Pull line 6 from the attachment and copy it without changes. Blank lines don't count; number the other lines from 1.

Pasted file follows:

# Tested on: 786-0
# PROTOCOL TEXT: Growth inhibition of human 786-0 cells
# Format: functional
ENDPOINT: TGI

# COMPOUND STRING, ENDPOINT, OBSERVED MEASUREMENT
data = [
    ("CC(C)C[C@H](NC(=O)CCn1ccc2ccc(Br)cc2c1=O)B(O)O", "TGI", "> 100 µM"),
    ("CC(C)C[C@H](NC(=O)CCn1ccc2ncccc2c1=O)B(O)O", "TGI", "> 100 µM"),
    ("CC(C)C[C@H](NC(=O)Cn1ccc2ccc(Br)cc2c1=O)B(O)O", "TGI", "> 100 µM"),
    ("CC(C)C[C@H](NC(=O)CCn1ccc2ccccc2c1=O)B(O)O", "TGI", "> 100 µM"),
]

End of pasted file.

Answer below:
data = [